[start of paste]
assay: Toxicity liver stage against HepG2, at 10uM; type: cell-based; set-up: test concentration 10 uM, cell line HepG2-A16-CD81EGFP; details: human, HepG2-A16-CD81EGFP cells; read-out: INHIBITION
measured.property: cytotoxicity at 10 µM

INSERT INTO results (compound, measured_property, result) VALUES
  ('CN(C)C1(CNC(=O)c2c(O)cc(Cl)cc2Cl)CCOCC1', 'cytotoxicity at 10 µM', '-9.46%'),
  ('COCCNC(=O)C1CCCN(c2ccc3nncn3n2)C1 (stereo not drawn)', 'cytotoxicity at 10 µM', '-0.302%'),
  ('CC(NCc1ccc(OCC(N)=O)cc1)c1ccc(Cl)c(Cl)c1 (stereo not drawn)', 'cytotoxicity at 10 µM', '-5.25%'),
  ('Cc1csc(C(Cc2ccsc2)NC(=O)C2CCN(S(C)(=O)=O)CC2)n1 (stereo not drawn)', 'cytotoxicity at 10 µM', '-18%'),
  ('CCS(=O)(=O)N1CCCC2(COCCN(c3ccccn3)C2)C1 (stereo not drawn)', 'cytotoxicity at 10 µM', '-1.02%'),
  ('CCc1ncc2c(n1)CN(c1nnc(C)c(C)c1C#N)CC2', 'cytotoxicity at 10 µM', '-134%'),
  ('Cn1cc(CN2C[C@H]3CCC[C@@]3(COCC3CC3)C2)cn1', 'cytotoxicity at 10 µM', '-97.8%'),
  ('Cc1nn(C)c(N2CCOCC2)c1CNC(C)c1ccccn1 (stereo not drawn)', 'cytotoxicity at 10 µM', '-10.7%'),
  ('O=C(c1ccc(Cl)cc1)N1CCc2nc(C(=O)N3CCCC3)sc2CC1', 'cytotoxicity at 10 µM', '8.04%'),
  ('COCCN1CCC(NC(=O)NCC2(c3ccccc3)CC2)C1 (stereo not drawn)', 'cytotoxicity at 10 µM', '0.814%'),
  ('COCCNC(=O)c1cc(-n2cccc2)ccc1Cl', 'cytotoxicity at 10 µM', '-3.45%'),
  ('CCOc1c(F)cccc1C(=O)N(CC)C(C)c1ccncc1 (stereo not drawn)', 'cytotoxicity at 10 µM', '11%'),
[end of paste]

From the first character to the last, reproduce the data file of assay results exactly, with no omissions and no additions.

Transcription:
assay: Toxicity liver stage against HepG2, at 10uM; type: cell-based; set-up: test concentration 10 uM, cell line HepG2-A16-CD81EGFP; details: human, HepG2-A16-CD81EGFP cells; read-out: INHIBITION
measured.property: cytotoxicity at 10 µM

INSERT INTO results (compound, measured_property, result) VALUES
  ('CN(C)C1(CNC(=O)c2c(O)cc(Cl)cc2Cl)CCOCC1', 'cytotoxicity at 10 µM', '-9.46%'),
  ('COCCNC(=O)C1CCCN(c2ccc3nncn3n2)C1 (stereo not drawn)', 'cytotoxicity at 10 µM', '-0.302%'),
  ('CC(NCc1ccc(OCC(N)=O)cc1)c1ccc(Cl)c(Cl)c1 (stereo not drawn)', 'cytotoxicity at 10 µM', '-5.25%'),
  ('Cc1csc(C(Cc2ccsc2)NC(=O)C2CCN(S(C)(=O)=O)CC2)n1 (stereo not drawn)', 'cytotoxicity at 10 µM', '-18%'),
  ('CCS(=O)(=O)N1CCCC2(COCCN(c3ccccn3)C2)C1 (stereo not drawn)', 'cytotoxicity at 10 µM', '-1.02%'),
  ('CCc1ncc2c(n1)CN(c1nnc(C)c(C)c1C#N)CC2', 'cytotoxicity at 10 µM', '-134%'),
  ('Cn1cc(CN2C[C@H]3CCC[C@@]3(COCC3CC3)C2)cn1', 'cytotoxicity at 10 µM', '-97.8%'),
  ('Cc1nn(C)c(N2CCOCC2)c1CNC(C)c1ccccn1 (stereo not drawn)', 'cytotoxicity at 10 µM', '-10.7%'),
  ('O=C(c1ccc(Cl)cc1)N1CCc2nc(C(=O)N3CCCC3)sc2CC1', 'cytotoxicity at 10 µM', '8.04%'),
  ('COCCN1CCC(NC(=O)NCC2(c3ccccc3)CC2)C1 (stereo not drawn)', 'cytotoxicity at 10 µM', '0.814%'),
  ('COCCNC(=O)c1cc(-n2cccc2)ccc1Cl', 'cytotoxicity at 10 µM', '-3.45%'),
  ('CCOc1c(F)cccc1C(=O)N(CC)C(C)c1ccncc1 (stereo not drawn)', 'cytotoxicity at 10 µM', '11%'),